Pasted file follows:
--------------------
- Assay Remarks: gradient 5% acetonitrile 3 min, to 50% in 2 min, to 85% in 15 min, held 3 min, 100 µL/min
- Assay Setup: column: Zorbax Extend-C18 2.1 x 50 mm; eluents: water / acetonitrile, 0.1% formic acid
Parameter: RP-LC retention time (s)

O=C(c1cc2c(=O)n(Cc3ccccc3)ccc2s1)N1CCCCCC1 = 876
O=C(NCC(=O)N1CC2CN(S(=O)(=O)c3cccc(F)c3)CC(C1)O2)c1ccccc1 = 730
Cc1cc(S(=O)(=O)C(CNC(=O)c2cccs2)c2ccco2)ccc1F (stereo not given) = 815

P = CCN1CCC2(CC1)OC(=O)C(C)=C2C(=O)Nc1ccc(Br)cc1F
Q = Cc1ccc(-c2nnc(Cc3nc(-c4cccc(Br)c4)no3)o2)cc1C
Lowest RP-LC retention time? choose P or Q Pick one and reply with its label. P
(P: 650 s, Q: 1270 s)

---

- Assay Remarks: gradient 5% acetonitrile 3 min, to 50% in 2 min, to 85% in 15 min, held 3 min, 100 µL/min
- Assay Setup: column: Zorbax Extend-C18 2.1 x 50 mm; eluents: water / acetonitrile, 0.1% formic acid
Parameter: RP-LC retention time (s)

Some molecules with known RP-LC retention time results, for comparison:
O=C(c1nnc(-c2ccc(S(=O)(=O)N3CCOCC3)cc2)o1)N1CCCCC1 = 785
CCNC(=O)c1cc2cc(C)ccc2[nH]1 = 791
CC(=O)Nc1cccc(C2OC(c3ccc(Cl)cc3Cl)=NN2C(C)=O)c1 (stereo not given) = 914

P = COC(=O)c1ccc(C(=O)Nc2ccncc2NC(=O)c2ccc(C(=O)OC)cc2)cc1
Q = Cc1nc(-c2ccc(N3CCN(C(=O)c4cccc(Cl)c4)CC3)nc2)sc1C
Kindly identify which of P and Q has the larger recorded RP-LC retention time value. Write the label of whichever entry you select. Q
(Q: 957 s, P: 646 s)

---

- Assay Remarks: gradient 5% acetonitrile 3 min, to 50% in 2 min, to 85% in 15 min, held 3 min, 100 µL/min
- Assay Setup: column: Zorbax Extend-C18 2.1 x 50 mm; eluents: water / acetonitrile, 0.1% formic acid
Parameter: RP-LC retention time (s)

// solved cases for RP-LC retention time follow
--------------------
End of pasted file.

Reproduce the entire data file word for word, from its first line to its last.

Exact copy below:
- Assay Remarks: gradient 5% acetonitrile 3 min, to 50% in 2 min, to 85% in 15 min, held 3 min, 100 µL/min
- Assay Setup: column: Zorbax Extend-C18 2.1 x 50 mm; eluents: water / acetonitrile, 0.1% formic acid
Parameter: RP-LC retention time (s)

O=C(c1cc2c(=O)n(Cc3ccccc3)ccc2s1)N1CCCCCC1 = 876
O=C(NCC(=O)N1CC2CN(S(=O)(=O)c3cccc(F)c3)CC(C1)O2)c1ccccc1 = 730
Cc1cc(S(=O)(=O)C(CNC(=O)c2cccs2)c2ccco2)ccc1F (stereo not given) = 815

P = CCN1CCC2(CC1)OC(=O)C(C)=C2C(=O)Nc1ccc(Br)cc1F
Q = Cc1ccc(-c2nnc(Cc3nc(-c4cccc(Br)c4)no3)o2)cc1C
Lowest RP-LC retention time? choose P or Q Pick one and reply with its label. P
(P: 650 s, Q: 1270 s)

---

- Assay Remarks: gradient 5% acetonitrile 3 min, to 50% in 2 min, to 85% in 15 min, held 3 min, 100 µL/min
- Assay Setup: column: Zorbax Extend-C18 2.1 x 50 mm; eluents: water / acetonitrile, 0.1% formic acid
Parameter: RP-LC retention time (s)

Some molecules with known RP-LC retention time results, for comparison:
O=C(c1nnc(-c2ccc(S(=O)(=O)N3CCOCC3)cc2)o1)N1CCCCC1 = 785
CCNC(=O)c1cc2cc(C)ccc2[nH]1 = 791
CC(=O)Nc1cccc(C2OC(c3ccc(Cl)cc3Cl)=NN2C(C)=O)c1 (stereo not given) = 914

P = COC(=O)c1ccc(C(=O)Nc2ccncc2NC(=O)c2ccc(C(=O)OC)cc2)cc1
Q = Cc1nc(-c2ccc(N3CCN(C(=O)c4cccc(Cl)c4)CC3)nc2)sc1C
Kindly identify which of P and Q has the larger recorded RP-LC retention time value. Write the label of whichever entry you select. Q
(Q: 957 s, P: 646 s)

---

- Assay Remarks: gradient 5% acetonitrile 3 min, to 50% in 2 min, to 85% in 15 min, held 3 min, 100 µL/min
- Assay Setup: column: Zorbax Extend-C18 2.1 x 50 mm; eluents: water / acetonitrile, 0.1% formic acid
Parameter: RP-LC retention time (s)

// solved cases for RP-LC retention time follow